The leaves had begun to change, it was a beautiful Saturday and I wanted to get outside. Hoping for extra color, we hopped in the car and headed north. I had heard about the Canopy Walk at Dow Gardens in Midland and was hoping that would be a great spot to do some leaf-peeping.
There were two problems with my plan. Problem number one: the colors in Midland were not as vibrant as I expected. Both vibrant colors were seen on both sides of the freeway, but once we moved onto the back roads, we saw more green than I was hoping for. Problem two: everyone else seemed to have the same idea. The canopy walk was wall to wall people. Being that it opened earlier this year, this shouldn’t have surprised me, but you just can’t get a good forest experience with all those people around.
Even though it’s advertised as a great way enjoy fall, the canopy walk is mainly in an evergreen forest. Even at peak fall colors, you won’t see a big difference on the canopy walk. My favorite part was exploring the pond area of the forest. Everyone was up on the canopy walk (left) so it wasn’t busy. There are even chairs to sit in and enjoy nature. I enjoyed playing with the floating leaves and the water’s reflection (top).
Overall, we enjoyed Dow Gardens. At peak colors (probably this week) it will be breathtaking. I would love to come back and explore the gardens in the spring or early summer when the flowers are in bloom. I would like to come back with my flora loving family. If you would like to avoid crowds, the middle of the week is probably best.
Thanks for stopping by! To read about some of our previous trips, click here. If you like my photos be sure to “like” my Facebook Page, follow me on Instagram! You can purchase prints on Etsy and Fine Art America. To see inside my camera bag, check out my Gear Page. For information about our new Guided Photography Tours, visit GuidedPhoto.com.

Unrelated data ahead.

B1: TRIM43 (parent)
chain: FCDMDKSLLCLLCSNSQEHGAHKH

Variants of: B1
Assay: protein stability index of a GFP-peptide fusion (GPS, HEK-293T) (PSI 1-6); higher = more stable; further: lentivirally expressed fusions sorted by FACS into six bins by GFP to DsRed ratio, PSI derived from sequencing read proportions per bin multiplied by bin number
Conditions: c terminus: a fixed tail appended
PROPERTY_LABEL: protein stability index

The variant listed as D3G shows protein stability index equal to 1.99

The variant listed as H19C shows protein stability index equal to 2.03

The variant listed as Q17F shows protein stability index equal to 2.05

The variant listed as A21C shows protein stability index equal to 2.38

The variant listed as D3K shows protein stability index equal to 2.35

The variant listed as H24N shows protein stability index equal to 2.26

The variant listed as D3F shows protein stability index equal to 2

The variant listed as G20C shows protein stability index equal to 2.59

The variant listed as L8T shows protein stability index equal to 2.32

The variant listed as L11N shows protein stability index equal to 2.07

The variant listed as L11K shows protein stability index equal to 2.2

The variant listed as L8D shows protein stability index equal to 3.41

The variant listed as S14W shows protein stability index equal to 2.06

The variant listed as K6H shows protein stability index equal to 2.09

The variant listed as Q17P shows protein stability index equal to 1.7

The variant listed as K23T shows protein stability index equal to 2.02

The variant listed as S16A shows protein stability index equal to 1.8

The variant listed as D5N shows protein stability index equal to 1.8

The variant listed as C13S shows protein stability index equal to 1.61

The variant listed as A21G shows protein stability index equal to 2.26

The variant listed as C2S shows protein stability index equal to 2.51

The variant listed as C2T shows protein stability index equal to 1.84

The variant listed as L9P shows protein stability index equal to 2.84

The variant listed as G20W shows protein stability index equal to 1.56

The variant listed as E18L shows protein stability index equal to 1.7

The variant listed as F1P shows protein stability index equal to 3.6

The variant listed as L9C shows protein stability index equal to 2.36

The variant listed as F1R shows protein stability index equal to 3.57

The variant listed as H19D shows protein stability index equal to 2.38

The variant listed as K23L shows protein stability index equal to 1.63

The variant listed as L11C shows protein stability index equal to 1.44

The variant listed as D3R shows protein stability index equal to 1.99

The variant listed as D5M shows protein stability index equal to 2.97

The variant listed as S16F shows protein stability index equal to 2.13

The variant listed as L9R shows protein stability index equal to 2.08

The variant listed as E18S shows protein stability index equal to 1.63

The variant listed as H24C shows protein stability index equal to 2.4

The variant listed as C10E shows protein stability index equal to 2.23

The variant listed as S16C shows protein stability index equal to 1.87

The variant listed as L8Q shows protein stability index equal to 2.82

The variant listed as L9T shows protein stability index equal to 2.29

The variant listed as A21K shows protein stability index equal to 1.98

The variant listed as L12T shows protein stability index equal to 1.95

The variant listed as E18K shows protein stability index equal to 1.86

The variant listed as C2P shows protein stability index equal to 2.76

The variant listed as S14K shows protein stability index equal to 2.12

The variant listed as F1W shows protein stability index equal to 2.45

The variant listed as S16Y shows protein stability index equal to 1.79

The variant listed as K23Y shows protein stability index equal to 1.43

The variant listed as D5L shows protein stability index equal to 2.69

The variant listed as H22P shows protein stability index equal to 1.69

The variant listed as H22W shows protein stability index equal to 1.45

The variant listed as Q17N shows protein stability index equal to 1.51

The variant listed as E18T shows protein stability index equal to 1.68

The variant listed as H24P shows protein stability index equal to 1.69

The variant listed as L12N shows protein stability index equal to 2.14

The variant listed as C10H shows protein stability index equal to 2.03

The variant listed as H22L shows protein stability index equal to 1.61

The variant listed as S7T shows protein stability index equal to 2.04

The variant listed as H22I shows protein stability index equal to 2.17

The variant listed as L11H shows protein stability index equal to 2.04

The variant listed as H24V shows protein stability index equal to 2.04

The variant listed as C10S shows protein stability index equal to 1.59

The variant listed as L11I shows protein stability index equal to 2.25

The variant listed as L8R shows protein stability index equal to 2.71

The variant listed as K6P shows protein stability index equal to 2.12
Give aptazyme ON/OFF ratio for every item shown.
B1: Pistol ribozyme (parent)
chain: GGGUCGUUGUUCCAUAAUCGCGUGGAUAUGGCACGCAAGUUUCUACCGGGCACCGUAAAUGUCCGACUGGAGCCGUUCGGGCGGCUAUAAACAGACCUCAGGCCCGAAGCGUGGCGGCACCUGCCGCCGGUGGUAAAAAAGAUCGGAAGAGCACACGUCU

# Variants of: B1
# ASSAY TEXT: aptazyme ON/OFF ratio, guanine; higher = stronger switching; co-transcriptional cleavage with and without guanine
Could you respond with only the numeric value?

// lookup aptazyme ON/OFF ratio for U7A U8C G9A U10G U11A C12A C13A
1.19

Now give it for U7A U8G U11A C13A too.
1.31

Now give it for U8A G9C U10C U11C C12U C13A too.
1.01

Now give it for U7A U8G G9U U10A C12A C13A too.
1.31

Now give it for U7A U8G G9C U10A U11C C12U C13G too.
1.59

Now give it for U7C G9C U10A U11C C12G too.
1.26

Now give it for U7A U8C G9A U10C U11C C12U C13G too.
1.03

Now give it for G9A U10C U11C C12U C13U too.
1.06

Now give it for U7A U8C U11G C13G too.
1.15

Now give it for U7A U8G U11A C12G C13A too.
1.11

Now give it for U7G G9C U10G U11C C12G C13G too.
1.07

Road construction sure made it difficult to visit Midland’s famed three way footbridge known as The Tridge. The Tridge crosses the junction of the Tittabawassee and Chippewa Rivers. We were heading home from Up North and our usual route was full of construction, so we changed it up and took I-75. Midland’s visitor’s bureau must’ve shelled out a lot of money for ads, because I swear I had been seeing nonstop photos of this place and I really wanted to check it out. Once we got off the interstate, this is where things got tricky. There’s a saying that there are two seasons in Michigan: winter and construction. It really seemed true this weekend. Both the GPS and the street signs really wanted us to knock down some barricades to get to this famed bridge. After making several u-turns we finally looked at a map and figured out another way to go. After all, The Tridge has three ends, there has to be more than one way to get to it. We did eventually find a place to park and discovered the pictures I had been seeing really didn’t show how busy this place could be on a Sunday afternoon. I’m surprised I was able to take a photo without a ton of people in it. All-in-all, it made for an interesting photo subject and a great place to get out and stretch our legs. If you are in the Midland area, The Tridge is definitely worth a visit, just make sure you know several ways to get there, just in case.
Thank you for stopping by! If you like my photos be sure to “like” my Facebook Page, follow me on Instagram, and Flickr! You can purchase prints on Etsy and Fine Art America. To see inside my camera bag, check out my Gear Page. For information about our new Guided Photography Tours, visit GuidedPhoto.com.